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Wheat Board battle heats up

Reg McQuaid

November 20, 2011

The struggle for control of Prairie grain marketing escalated on October 18, when the Conservative government tabled Bill C-18, the Marketing Freedom for Grain Farmers Act.

The legislation is designed to terminate the Canadian Wheat Board’s monopoly selling function by August 1, 2012. The 10 farmer directors are to be replaced by five government appointees, with a mandate to prepare the voluntary Board for privatization or dissolution within five years. For these changes to go into effect during the coming marketing year, all legislative steps have to be completed by the end of December.

Further flouting the democratic process, the government will not allow the House of Commons Standing Committee on Agriculture to examine and comment on the bill, but will instead send it to the Legislative Committee where only technical issues can be raised.

Reaction from farmers has been swift and vigorous. Protest rallies have taken place near Saskatoon and Brandon, and a major rally was held in front of the Wheat Board’s Winnipeg office on October 28. This grass-roots movement is led by the National Farmers Union, the Canadian Wheat Board Alliance, and the Friends of the CWB.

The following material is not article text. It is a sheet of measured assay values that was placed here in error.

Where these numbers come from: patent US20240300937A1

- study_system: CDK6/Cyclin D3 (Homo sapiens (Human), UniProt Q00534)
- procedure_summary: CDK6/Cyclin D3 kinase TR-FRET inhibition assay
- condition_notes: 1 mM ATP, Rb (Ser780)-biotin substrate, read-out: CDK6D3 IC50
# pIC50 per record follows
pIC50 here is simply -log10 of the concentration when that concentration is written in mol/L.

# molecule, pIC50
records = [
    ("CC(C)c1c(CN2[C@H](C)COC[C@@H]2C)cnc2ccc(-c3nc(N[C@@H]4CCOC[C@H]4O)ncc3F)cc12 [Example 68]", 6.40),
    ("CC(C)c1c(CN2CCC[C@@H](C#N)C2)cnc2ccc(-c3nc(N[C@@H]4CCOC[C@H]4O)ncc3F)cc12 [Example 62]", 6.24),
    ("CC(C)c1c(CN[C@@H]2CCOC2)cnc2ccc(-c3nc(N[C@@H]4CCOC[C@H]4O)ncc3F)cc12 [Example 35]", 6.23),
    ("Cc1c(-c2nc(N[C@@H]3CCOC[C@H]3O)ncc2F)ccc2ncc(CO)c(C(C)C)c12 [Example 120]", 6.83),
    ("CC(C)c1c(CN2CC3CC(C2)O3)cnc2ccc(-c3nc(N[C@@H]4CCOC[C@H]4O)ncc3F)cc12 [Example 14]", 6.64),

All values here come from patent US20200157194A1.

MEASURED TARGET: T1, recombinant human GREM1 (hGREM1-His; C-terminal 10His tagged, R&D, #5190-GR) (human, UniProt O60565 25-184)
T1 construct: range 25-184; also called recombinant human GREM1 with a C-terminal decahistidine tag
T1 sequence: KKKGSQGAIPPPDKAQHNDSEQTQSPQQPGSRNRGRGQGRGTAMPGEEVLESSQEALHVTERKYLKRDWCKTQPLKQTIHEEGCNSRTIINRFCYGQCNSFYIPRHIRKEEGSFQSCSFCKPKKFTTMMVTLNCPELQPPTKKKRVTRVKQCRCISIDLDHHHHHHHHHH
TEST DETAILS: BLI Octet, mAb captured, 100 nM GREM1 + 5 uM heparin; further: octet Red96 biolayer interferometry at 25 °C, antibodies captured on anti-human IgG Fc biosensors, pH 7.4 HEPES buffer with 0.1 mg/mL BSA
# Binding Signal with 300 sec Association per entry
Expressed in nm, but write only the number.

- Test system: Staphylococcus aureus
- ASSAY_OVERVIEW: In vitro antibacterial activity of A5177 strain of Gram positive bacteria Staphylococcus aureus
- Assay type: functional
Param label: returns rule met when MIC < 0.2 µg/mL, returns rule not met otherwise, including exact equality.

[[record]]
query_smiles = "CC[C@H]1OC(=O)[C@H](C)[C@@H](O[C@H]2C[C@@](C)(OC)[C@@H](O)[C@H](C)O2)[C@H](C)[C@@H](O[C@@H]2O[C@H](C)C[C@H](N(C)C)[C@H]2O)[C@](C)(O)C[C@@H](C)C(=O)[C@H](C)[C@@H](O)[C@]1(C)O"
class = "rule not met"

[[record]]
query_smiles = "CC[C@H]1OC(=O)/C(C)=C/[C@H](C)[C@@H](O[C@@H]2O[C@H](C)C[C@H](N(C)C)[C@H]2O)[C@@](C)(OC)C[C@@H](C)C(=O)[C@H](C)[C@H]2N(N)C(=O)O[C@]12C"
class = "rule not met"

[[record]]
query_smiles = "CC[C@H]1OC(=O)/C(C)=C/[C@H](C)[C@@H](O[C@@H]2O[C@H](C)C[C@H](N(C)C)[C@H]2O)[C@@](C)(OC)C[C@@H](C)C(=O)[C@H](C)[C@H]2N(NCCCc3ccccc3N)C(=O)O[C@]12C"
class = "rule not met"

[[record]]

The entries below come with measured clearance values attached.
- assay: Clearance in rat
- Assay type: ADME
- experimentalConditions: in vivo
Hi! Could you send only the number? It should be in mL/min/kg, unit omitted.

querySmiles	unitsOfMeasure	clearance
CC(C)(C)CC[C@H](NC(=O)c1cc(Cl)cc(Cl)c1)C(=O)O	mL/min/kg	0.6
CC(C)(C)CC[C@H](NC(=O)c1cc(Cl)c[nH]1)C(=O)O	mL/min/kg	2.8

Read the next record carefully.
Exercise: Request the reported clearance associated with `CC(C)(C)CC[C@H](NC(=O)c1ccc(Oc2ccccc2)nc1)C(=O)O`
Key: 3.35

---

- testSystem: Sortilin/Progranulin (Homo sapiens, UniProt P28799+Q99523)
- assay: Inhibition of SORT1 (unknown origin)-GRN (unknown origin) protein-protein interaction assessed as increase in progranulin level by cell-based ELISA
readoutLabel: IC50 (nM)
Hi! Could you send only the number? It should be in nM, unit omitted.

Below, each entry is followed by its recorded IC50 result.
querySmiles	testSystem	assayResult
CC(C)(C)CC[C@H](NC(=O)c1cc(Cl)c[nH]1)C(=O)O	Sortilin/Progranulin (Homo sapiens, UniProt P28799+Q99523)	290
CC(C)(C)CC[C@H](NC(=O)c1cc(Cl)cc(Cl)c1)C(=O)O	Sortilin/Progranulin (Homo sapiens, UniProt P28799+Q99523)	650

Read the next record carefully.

Dismantling the Wheat Board is the first step of the Harper government towards total deregulation of grain marketing and transportation, for the benefit of the big grain companies and the two railways.

The CWB’s board of directors has filed a lawsuit against the government over the introduction of Bill C-18. The suit alleges that the government broke the law by failing first to conduct a plebiscite of affected producers, as required by Section 47.1 of the Canadian Wheat Board Act of 1998, which remains in force. For ongoing solidarity campaigns visit and

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